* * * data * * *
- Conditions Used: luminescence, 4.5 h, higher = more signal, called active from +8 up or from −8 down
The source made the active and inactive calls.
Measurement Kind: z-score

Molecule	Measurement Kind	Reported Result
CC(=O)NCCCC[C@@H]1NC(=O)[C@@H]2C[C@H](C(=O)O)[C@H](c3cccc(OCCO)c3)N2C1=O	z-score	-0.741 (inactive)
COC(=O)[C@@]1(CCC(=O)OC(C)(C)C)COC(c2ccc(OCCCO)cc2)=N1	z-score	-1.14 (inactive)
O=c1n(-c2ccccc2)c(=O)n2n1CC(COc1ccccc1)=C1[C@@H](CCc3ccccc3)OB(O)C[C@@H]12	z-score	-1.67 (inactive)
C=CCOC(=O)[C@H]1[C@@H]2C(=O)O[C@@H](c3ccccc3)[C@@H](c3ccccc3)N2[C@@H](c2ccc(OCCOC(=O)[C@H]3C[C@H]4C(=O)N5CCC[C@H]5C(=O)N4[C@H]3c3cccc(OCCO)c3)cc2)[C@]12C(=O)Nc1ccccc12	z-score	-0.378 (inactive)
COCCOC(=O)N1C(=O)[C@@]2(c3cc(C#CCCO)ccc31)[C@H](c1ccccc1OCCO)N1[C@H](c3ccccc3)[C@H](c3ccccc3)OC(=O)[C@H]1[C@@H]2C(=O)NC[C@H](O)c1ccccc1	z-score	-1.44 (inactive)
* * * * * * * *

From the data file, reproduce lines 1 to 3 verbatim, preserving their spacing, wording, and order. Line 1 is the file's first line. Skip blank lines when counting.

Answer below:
- Conditions Used: luminescence, 4.5 h, higher = more signal, called active from +8 up or from −8 down
The source made the active and inactive calls.
Measurement Kind: z-score